Menominee Pilots Distance Education Class

Feb 15th, 1999 | By | Category: 10-3: Distance Education, Tribal College News

Sustainable Development Institute's Theoretical Model

The College of the Menominee Nation has formed a team of research faculty to launch its pilot distance education class in Sustainable Development. The three credit course will offer eight, 6-hour modules via satellite next fall.  Each module will address one of the six dynamic and interactive forces that center upon Menominee Autochthony (Autochthony means community—plant, animal, or human– and its relationship to the land.) The W.K. Kellogg Foundation’s “Building a Dream” initiative and the United States Department of Agriculture support the project.  The Sustainable Development Institute (SDI) was organized by the leaders of the Menominee community because of the Menominee success in sustainable development of their forested lands. SDI disseminates that expertise and applies sustainable practices to other economic and community activity.

The Sustainable Development Institute helps develop the College of the Menominee Nation’s Associate of Science Degree in Sustainable Development and related technical degree programs in timber harvesting. In addition to the distance education course next fall, the college will be offering SDE 100 this spring on campus. Taught by Dr. Erik Melchiorre, it is the first class in the Sustainable Development Emphasis degree.  SDE 100 introduces the six main components of sustainable development and their interrelationship. The course will include field trips to see sustainable forestry on Menominee lands and the solar/wind energy demonstration centers in Neenah, Wis. A student term project will involve designing passive solar technology for a single family home, based upon available solar data for Keshena, Wis., or site evaluation for wind powered electrical generation.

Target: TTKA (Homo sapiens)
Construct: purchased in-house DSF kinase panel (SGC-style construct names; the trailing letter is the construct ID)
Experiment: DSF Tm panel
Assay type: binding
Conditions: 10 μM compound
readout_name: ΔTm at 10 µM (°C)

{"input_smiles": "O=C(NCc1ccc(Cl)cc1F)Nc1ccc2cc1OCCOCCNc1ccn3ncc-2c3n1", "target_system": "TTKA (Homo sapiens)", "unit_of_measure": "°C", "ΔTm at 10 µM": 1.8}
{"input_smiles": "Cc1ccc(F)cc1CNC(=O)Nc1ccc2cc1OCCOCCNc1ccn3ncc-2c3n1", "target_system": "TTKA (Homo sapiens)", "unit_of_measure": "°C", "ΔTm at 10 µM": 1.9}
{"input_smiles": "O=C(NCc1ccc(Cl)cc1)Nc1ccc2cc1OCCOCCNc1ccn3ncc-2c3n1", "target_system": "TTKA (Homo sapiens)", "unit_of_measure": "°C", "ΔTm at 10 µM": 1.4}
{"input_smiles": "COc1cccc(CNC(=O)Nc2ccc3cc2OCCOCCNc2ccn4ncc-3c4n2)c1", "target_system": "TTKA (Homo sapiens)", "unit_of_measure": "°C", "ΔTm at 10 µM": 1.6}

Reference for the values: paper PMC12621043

As part of a land grant college, the Menominee institute also provides workshops, community education programs, and demonstration projects, such as studying the local Wolf River watershed and analyzing water quality for private home wells. The SDI will publish a quarterly newsletter thanks to a grant from the U.S. Natural Resource Conservation Service. Contact Dr. Holly YoungBear-Tibbetts, Dean of Outreach and Sustainable Development, at (715) 799-5600 e-mail

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